For the first and second generation of Nigerian museum enthusiasts, the perception of ancient art as exclusive contents of a museum has endured. Adding to that mono contents of ancient art was the monopoly of government in setting up museums. Nearly all of Nigeria's 36 states has a museum facility owned by the Federal Government. From Federal Antiquity Department of the 1945-1970s, came Decree 77 of 1979, which created what's now known as National Commission for Museums and Monuments (NCMM), a parastatal set up to preserve Nigerian cultural past. Among the NCMM's mandates are to establish and maintain national museums "and other outlets for or in connection with, but not restricted only to the following, that is, Antiquities Science and Technology, Warfare, African, Black and other Antiquities, Arts and Craft, Architecture, Natural History and Educational Services."

Apart from few pseudo-specialised facilities such as National Unity Museum, Enugu, for example, nearly all the 47 other museums of NCMM are strictly of ancient art contents. As much as preserving the past through art has been well established across the world, museums in Nigeria, so far alienated modern and contemporary contents. 

However, the last five years have been generating a shift that may send museums of ancient art into a state of sepulchre very soon. Museums that speak to the subsisting narratives of cultural preservations and inspire the future are emerging. Apart from few hidden ones in government-owned higher institutions of learning, more elaborate and privately owned facilities are either being established or already in existence. Such examples of museums with more focus on modern and contemporary than ancient contents include Yemisi Shyllon Museum of Art (YSMA), opened in 2019, inside Pan Atlantic University, Ajah, Lagos; a work-in-progress Chimedie Museum, from Obi of Onitsha, His Royal Majesty Nnaemeka Alfred Achebe; and recently announced Museum of Black Women In History (MofBWIH), to be built in Oyo, by the Iya-Laje of Oyo, Chief Mrs Comfort Titilayo Orija-Adesoye, among others that are shifting away from ancient art contents. The MofBWIH, a project of Oranyan Heritage Foundation (OHF), has been announced with focus on documenting and preserving history of great women of black descents across ages, periods and professions, its consultant, Lumin-Artica stated in January 2021. Also, a Museum of Contemporary Art (MoCA), Lagos, an underdog effort was set up in 2018, by artist, Uche Joel Chima, at Maryland; and Iyase-Odozi Museum at GreenHouse Art Empowerment Centre, opened in December 2009, at Olambe, Ogun State.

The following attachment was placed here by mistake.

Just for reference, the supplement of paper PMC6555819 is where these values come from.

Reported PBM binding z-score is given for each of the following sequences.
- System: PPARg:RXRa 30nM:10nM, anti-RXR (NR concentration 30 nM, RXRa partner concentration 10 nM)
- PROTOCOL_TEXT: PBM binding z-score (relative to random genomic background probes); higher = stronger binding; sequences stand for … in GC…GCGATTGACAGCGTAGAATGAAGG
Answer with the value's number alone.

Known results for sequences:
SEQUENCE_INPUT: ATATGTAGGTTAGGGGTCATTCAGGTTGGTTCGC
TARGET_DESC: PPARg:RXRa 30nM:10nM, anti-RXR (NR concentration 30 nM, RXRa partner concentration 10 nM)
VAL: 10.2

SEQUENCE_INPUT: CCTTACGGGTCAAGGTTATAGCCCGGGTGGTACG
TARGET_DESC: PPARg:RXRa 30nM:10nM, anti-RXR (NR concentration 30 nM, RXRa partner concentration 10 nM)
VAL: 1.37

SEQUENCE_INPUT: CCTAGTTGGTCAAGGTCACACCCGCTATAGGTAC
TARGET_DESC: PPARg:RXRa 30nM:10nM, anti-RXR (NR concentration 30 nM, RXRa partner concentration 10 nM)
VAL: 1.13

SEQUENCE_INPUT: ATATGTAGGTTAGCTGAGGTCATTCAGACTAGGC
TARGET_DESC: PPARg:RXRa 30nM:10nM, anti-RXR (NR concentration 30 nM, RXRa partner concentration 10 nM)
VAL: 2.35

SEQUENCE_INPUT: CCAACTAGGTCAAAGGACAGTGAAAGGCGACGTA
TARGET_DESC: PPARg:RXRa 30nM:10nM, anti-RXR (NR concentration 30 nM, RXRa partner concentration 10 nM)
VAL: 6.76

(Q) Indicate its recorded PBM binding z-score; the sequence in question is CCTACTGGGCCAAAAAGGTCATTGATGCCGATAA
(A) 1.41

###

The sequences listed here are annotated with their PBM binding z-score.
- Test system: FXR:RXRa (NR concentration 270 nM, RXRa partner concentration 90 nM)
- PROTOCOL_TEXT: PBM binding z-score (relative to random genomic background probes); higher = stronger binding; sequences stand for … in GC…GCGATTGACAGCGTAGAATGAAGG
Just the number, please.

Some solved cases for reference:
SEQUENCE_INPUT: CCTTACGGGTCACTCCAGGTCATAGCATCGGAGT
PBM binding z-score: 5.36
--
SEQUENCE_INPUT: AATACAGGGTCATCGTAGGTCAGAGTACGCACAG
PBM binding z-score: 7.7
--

In fairness to the federal government, the modern and contemporary art contents have windows of appreciation created under another agency, National Gallery of Art (NGA). Founded as a separate agency from the National Council for Arts and Culture {NCAC} via Decree No 86 of 1993, the NGA has over a dozen galleries across Nigeria with collections of strictly modern and contemporary contents. And when the issue of merging the NGA with NCMM came up, the former appeared more vulnerable. Reason: galleries, traditionally, exist under the structures of museums. Every museum across the world segments their display under galleries. 

Has the seeming functions duplication between NCMM and NGA affected proper museum development in Nigeria?

From all indications, the future of museum culture in Nigeria is already unfolding. With more non-government groups and individuals venturing into the space, focusing on contemporary and future contents, facilities with ancient art priority may be vulnerable to extinction or confined within academic application. 

 -Tajudeen Sowole is a Lagos-based Art Advisor.

When Prince William, Musawa others celebrated Olagoke's MBE

Separating Yoruba religious tradition from Isese (2)

No comments:

Post a Comment